Computer 130 typically includes a variety of computer readable media. Such media may be any available media that is accessible by computer 130, and it includes both volatile and non-volatile media, removable and non-removable media.
Computer 130 may further include other removable/non-removable, volatile/non-volatile computer storage media. For example,
The drives and associated computer-readable media provide nonvolatile storage of computer readable instructions, data structures, program modules, and other data for computer 130. Although the exemplary environment described herein employs a hard disk, a removable magnetic disk 148 and a removable optical disk 152, it should be appreciated by those skilled in the art that other types of computer readable media which can store data that is accessible by a computer, such as magnetic cassettes, flash memory cards, digital video disks, random access memories (RAMs), read only memories (ROM), and the like, may also be used in the exemplary operating environment.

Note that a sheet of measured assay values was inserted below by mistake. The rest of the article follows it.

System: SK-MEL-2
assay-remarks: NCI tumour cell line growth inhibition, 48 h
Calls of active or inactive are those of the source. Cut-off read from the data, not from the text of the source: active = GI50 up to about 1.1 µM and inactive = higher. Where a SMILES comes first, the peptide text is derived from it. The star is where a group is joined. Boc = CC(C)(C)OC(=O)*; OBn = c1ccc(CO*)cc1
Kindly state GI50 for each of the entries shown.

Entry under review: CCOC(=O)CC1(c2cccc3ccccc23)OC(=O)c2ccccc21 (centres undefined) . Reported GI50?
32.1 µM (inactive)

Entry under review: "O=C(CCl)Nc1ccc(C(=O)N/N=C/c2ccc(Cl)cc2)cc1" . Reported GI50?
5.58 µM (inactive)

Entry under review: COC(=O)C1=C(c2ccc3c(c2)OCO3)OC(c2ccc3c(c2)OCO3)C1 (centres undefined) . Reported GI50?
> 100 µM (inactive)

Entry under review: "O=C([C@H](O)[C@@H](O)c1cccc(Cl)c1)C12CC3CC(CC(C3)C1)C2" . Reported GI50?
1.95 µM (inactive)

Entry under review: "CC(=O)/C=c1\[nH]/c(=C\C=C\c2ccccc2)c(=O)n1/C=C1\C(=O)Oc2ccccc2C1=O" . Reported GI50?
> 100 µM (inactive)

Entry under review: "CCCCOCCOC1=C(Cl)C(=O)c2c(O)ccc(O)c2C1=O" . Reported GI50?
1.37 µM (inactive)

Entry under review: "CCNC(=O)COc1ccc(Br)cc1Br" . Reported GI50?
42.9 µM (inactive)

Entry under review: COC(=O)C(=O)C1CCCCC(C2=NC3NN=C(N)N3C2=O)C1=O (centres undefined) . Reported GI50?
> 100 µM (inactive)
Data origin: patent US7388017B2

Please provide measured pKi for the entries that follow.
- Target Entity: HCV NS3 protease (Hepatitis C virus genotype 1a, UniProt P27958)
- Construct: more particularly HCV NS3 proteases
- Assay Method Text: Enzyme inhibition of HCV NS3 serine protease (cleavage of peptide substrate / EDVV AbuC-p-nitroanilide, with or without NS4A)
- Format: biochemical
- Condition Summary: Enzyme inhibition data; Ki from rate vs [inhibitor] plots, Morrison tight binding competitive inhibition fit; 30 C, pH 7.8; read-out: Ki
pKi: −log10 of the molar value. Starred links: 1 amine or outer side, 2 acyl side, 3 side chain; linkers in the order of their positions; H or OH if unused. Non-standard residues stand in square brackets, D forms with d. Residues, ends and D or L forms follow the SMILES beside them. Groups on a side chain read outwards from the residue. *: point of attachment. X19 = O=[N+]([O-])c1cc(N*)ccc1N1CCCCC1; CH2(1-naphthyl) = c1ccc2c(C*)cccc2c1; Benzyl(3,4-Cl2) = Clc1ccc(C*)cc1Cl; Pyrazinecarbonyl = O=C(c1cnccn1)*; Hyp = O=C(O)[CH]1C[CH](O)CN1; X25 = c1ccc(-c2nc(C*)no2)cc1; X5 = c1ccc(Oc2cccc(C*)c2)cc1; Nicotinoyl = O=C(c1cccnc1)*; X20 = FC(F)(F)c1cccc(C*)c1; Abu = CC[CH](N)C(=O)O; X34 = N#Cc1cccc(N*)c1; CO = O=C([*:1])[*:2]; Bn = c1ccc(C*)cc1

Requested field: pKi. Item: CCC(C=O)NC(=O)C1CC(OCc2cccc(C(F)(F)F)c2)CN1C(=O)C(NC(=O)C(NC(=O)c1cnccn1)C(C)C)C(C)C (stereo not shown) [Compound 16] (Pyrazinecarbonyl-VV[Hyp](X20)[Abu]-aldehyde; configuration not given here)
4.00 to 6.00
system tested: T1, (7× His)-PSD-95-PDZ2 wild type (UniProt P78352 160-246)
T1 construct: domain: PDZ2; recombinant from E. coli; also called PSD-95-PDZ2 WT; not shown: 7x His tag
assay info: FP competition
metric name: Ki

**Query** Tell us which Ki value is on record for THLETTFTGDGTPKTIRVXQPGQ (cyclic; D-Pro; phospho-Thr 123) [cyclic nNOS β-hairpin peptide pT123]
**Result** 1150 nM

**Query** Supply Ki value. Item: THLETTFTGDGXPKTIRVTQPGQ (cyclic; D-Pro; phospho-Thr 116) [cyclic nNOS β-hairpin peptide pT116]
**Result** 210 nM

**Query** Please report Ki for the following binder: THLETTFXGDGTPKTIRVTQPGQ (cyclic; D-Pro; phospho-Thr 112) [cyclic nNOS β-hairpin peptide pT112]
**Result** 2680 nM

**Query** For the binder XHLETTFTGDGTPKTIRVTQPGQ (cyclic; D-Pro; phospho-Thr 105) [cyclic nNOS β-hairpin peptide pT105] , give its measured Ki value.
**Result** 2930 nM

A number of program modules may be stored on the hard disk, magnetic disk 148, optical disk 152, ROM 138, or RAM 140, including, e.g., an operating system 158, one or more application programs 160, other program modules 162, and program data 164.
The improved methods and arrangements described herein may be implemented within operating system 158, one or more application programs 160, other program modules 162, and/or program data 164.
A user may provide commands and information into computer 130 through input devices such as keyboard 166 and pointing device 168 (such as a “mouse”). Other input devices (not shown) may include a microphone, joystick, game pad, satellite dish, serial port, scanner, camera, etc. These and other input devices are connected to the processing unit 132 through a user input interface 170 that is coupled to bus 136, but may be connected by other interface and bus structures, such as a parallel port, game port, or a universal serial bus (USB).